My current Camera gear.

Nikon Camera gear review on

My basic fly fishing photography set-up. A Nikon D810 with 60 macro, 28 1.8G, 85 1.8G and carbon Gitzo 6x Tripod with RRS head.

Fly-fishing has always factored into camera and lens decisions in my commercial photo gear and I’ve used virtually every camera I’ve owned shooting for Flylife Magazine over the last twenty years. Some stuff has worked out better than others, but I feel my current set-up is by far the best yet so I thought it was worth sharing.

My main camera is the mighty Nikon D810.

I say ‘mighty’ with no hesitation or fear of exaggeration because it’s a beast and, without doubt, the best picture-making thing yet made in my humble opinion. It’s proven as tough as nails, having so far survived everything fly-fishing and rock-and-roll photography has thrown it’s way.
The crisp detail of its low-noise 36-megapixel sensor, wide dynamic range and epically high ISO talents set it completely apart from any camera that came before it.

Nikon D810 dynamic range

Previous cameras I’ve owned couldn’t pull this kind of details in this hard light.
The D810 and 60 macro nail it.

Yes, it’s overkill for the stuff on my blog, but in magazine or music work you never know where, or how big or how cropped an image is going to end up and having 36-megapixel resolution is the best insurance for getting the work in the first place.

Flylife Magazine cover shot on Nikon D810

The cover shot used on Flylife #83 was cropped at around 50% and still had plenty of resolution.


Flylife #83 cover by David Anderson Photography

My 6th Flylife cover. Having so much resolution gives the designers plenty of wiggle room for cropping.

Sure, Canon and Sony both have very good offerings, but the Nikon beats the Canon’s in dynamic range and the Sony’s, though apparently pretty good for image quality, only hold one SD memory card and that makes them a dangerous option for serious, one-shot-only work like a cover shoot or the fish of a lifetime at the end of a very long walk in New Zealand.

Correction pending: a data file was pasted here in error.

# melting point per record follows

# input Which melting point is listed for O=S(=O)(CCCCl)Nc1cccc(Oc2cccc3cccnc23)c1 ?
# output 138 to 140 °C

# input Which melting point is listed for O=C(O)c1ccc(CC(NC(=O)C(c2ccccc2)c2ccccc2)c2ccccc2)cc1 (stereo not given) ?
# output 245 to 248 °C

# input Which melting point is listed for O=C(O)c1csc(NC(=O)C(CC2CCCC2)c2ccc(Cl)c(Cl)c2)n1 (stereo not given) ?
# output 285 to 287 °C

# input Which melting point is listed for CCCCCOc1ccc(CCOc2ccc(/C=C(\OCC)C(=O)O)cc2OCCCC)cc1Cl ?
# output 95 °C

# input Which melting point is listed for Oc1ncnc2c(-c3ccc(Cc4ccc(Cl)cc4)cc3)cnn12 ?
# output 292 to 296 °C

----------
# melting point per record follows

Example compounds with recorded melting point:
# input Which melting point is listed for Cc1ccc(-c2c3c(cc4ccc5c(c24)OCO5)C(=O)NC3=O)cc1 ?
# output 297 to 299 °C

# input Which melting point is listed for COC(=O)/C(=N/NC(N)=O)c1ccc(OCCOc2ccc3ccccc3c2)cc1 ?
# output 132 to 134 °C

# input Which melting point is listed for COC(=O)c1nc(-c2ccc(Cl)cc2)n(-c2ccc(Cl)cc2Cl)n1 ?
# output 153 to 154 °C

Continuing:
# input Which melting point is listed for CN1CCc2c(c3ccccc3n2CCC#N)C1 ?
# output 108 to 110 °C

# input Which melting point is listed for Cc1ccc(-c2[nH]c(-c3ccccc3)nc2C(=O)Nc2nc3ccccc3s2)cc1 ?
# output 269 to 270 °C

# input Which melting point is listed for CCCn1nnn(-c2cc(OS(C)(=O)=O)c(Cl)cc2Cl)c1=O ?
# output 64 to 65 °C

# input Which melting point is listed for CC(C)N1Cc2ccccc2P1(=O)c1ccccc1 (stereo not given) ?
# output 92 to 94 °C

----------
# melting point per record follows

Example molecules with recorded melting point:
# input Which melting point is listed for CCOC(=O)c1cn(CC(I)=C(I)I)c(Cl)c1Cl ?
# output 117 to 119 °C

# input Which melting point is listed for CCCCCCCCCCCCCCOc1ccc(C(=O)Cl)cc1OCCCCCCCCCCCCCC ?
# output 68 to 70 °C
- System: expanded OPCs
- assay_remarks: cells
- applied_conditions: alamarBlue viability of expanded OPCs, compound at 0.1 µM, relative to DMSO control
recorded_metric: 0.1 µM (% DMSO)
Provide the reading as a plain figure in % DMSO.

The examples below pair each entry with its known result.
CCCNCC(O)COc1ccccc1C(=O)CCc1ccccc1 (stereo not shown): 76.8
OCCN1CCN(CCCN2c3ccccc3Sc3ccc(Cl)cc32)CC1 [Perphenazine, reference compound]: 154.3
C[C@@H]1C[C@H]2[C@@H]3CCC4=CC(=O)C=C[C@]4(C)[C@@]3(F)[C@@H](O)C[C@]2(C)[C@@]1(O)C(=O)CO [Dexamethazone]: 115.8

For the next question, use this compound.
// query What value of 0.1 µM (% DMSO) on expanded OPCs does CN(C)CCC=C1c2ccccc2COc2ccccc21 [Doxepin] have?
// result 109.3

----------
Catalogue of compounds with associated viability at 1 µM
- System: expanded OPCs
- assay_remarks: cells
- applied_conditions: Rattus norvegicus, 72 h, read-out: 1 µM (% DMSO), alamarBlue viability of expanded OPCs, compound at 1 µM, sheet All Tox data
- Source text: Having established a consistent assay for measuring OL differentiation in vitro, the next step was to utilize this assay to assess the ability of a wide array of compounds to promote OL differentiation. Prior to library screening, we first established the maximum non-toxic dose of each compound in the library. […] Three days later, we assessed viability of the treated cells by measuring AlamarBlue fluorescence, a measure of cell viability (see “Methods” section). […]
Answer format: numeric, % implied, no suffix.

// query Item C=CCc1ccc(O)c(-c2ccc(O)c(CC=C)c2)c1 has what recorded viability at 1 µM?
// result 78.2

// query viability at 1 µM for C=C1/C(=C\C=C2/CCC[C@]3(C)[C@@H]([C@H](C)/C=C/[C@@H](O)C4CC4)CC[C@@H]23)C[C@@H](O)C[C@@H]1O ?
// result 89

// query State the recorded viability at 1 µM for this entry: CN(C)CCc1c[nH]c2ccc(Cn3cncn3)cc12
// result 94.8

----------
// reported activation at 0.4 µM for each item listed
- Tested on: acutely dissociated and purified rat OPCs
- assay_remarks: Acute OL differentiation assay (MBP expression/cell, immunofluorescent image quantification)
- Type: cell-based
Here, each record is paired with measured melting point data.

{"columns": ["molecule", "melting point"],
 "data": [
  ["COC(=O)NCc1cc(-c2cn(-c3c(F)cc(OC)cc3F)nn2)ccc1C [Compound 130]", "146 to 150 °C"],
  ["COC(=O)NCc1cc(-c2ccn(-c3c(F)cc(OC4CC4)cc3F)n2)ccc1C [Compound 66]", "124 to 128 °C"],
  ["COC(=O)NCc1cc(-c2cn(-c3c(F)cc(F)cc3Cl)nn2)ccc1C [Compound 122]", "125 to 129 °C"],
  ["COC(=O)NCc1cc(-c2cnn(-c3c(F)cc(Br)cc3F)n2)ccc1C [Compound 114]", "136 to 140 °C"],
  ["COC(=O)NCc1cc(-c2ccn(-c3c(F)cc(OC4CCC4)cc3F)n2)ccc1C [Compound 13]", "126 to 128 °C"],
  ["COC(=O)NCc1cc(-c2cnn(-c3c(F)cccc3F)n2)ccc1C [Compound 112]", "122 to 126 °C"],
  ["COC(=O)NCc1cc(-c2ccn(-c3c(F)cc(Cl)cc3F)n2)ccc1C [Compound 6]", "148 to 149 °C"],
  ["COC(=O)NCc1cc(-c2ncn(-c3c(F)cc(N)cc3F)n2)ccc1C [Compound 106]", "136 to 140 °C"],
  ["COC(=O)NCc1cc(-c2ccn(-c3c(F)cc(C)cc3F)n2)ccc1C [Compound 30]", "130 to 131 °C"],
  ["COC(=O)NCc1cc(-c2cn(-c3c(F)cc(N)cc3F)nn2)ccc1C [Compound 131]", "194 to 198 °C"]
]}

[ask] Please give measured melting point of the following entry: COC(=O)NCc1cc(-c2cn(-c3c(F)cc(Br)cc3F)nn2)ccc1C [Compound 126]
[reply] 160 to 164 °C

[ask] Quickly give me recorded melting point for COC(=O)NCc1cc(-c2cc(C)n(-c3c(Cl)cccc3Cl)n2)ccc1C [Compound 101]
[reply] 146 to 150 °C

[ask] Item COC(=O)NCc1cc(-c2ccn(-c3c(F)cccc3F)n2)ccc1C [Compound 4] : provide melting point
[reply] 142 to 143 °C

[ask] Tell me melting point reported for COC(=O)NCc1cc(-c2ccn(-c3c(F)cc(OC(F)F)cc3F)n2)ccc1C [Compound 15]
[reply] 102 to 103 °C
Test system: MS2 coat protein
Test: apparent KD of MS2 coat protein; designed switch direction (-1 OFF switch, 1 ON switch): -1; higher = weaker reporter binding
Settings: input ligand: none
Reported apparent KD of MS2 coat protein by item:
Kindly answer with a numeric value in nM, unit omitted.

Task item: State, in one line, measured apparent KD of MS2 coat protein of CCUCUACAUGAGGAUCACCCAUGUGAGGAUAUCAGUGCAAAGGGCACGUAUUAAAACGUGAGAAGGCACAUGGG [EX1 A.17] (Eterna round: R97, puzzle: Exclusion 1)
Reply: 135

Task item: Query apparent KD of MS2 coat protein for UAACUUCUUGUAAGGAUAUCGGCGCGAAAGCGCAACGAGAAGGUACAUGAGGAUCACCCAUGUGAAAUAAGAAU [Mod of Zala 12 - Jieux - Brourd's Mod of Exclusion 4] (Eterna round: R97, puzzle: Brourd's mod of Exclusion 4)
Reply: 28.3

Card problems are rare, but I have had them and having the instant back-up of a second card has proved a life-saver.Seriously Sony, Canon and Nikon have had this for years—get with the program.

As far as lenses go, any camera is only as good as the lens you slap in front of it, and Nikon have me well covered for both regular work and fly-fishing.

Sage fly rod and fly box on

Here I’ve used the Nikon 28mm 1.8 G in tight quarters to shoot a rod and fly box for a recent story. This lens and D810’s 36 megapixels deliver serious detail with low distortion.

When I shoot for Flylife Magazine, I bring the D810, a flash and three prime lenses, the 28-mm 1.8 G, 60-mm macro and 85-mm 1.8G. I chose these lenses for the balance of weight and image quality.

Some might argue that a good mid-range zoom, like a 24-70 could do a lot of the same work, and I have used them in the past on a couple jobs where I didn’t want to change lenses, but the primes have the edge in image quality even if that means changing lenses several times a day and abstaining from zooms makes me think harder about where I need to be to get the best shots.

Although this is not a big kit, I’ve found it does everything I need and is all I want to carry up and down the river all day.

My lenses in detail:

Nikon 28-mm 1.8 G: This is the best wide-angle lens I’ve ever owned, end of story. Not the most expensive or the fastest or the blackest, just the best for corner to corner sharpness and consistently high image quality I’ve seen yet in a normal wide angle.

One of the great things about the 28-mm focal length is that it’s easy to get even polarisation. It’s also low on distortion and lightweight. Anything wider can steal the thunder from the subject while something like a 35-mm can lack drama.

Barrington tops shot on Nikon D810

My favourite shot yet from the Nikon 28mm 1.8G. Everything is tack sharp from front to back and into the corners. It’s an incredible lens.